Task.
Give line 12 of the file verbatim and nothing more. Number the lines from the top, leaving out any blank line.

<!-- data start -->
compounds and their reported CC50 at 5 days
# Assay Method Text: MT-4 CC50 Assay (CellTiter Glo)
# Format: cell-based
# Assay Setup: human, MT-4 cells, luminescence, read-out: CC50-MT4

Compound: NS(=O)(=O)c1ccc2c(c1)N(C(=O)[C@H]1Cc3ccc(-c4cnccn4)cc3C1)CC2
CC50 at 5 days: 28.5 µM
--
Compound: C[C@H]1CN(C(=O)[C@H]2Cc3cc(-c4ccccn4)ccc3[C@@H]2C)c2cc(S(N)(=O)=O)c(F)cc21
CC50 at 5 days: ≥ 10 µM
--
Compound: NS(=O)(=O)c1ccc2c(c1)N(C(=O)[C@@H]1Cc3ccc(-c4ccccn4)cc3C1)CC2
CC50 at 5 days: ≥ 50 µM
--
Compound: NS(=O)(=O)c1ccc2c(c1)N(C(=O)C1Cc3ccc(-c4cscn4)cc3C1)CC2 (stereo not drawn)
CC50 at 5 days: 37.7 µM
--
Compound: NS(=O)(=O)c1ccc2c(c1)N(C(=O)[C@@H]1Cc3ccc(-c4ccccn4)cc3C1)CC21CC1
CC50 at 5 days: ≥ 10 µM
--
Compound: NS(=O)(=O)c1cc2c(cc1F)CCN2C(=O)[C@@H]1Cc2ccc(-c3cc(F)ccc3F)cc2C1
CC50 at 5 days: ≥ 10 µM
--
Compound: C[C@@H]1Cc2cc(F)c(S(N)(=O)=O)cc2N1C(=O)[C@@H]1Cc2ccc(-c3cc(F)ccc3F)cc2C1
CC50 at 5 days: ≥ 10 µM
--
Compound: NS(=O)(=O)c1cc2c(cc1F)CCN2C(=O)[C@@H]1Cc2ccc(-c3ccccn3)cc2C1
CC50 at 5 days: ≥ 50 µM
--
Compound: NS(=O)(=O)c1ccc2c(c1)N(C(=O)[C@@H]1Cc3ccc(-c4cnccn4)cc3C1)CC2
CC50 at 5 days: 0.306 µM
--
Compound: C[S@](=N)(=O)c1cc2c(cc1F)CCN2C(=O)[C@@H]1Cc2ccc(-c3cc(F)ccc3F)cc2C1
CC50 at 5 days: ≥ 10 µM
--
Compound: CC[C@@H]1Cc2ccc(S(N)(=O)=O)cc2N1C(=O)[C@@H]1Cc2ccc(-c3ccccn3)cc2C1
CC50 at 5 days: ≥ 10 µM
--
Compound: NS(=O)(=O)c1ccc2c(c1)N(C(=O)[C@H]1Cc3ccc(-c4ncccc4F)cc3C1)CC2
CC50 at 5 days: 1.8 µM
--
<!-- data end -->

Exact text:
CC50 at 5 days: ≥ 50 µM